- Buy security cameras. Having a system of security cameras setup may be enough to convince potential burglars that it isn’t worth the risk to target your home. If someone burglarizes your home anyway, your security video may suffice to help the police identify the burglar. Some security cameras can even be hooked up to motion sensing technology, so they don’t run continuously.
- Don’t let your mail pile up. Even if you are good about not sharing your travel plans, there are still plenty of ways that a burglar can tell if a home is vacant. If you leave town but forget to stop your mail or cancel your newspaper delivery, things could pile up and act as a neon sign advertising the fact that you aren’t home. It is easy to stop your mail, so don’t rely on a neighbor to remember to bring it in for you.
- Keep your property well lit. Although it is true that many burglaries occur during daylight hours when people are away at work, many burglaries do happen under cover of night. Keeping your property well-lit with spotlights and path lighting can go a long way toward deterring potential burglars. You should also consider investing in motion-activated lights.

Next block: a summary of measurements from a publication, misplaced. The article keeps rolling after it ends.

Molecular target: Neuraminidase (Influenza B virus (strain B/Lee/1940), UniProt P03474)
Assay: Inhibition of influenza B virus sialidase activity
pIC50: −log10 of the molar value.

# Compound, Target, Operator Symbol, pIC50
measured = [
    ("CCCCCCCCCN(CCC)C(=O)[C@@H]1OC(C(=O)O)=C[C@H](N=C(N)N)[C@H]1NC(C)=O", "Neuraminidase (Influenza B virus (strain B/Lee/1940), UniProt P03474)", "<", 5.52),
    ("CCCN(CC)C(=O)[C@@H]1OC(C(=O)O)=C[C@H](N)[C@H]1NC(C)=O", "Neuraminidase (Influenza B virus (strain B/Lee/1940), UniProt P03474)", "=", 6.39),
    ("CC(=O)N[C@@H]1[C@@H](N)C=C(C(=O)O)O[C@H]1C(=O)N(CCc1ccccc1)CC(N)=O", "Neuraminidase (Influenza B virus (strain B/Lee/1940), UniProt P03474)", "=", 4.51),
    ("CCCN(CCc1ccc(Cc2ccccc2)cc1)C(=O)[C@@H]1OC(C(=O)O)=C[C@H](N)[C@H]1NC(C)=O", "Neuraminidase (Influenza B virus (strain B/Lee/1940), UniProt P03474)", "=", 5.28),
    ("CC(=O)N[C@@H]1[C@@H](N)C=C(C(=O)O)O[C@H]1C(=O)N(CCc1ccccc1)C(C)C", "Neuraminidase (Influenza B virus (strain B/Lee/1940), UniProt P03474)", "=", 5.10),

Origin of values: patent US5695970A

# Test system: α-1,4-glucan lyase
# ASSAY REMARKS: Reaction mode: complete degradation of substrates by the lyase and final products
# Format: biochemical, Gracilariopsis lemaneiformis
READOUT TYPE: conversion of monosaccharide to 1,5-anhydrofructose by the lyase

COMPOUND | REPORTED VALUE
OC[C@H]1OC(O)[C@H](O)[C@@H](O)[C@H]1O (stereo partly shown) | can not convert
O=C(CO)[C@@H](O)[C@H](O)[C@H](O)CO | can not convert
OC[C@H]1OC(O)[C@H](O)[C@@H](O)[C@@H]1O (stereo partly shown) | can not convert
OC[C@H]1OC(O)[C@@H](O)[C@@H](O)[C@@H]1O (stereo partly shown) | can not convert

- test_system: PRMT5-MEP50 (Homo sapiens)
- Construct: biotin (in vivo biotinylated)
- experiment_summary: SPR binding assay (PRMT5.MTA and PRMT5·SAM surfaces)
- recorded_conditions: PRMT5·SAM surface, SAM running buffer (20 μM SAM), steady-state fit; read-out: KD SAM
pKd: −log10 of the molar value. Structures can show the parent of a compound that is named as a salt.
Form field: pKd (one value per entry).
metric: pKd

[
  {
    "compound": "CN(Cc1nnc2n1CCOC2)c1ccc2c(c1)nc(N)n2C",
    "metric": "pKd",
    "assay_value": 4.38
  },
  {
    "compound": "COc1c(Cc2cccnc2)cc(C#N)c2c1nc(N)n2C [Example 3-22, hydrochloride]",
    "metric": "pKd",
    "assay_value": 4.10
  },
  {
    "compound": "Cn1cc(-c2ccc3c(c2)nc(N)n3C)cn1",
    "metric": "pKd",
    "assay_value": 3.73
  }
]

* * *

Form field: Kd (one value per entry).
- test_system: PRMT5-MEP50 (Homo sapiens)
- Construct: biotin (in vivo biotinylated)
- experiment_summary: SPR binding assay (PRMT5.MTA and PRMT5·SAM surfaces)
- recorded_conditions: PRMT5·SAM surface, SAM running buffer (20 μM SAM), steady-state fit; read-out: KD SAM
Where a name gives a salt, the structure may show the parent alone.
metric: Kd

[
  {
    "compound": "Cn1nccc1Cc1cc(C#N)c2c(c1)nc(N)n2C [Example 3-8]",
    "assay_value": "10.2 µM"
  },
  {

- Start a neighborhood watch program. If you live in an area that already has a neighborhood watch system in place, you are lucky. If your neighborhood doesn’t have one, consider talking to your neighbors and the homeowners’ association about creating one. When all of the homeowners in a neighborhood become more vigilant, it increases safety and security for all.
- Secure your doors and windows. As it was mentioned earlier, a significant percentage of burglaries occur through unlocked doors and open windows. Consider securing your entry points with alarms and make sure to keep everything locked up when you are at home and when you are away. And don’t forget about sliding doors! Secure them by placing a rod along the runner to keep it from being forced open.
- Get a dog. Even if your dog is the gentlest, nicest dog around, sometimes simply having a dog at home is enough to deter a burglar. The dog might not attack the burglar if he enters the home, but he might bark to alert you that someone is attempting entry. Large dogs are more intimidating for their size and because they have a loud, deep bark. But even small dogs can be effective guard dogs because they will bark at anything that moves.
Everyone wants to feel safe in their home but, unfortunately, burglaries are common, and they cannot always be prevented. What matters most is that you do everything you can to protect your home and your family against a break-in and, in many cases, those things may be simpler than you previously imagined. Put the information you’ve learned here to work in protecting your home.